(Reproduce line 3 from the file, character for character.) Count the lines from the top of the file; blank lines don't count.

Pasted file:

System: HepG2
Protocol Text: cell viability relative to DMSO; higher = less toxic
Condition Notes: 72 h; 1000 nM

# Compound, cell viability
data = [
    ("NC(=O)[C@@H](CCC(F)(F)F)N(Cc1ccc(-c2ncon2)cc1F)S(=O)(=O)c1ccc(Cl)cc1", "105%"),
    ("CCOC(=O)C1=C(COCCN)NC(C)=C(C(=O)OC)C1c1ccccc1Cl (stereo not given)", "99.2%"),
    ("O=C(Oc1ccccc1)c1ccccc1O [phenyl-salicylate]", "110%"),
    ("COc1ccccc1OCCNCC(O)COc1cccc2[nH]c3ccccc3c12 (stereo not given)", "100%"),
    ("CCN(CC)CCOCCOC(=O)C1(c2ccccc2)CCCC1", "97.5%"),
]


Condition Notes: 72 h; 1000 nM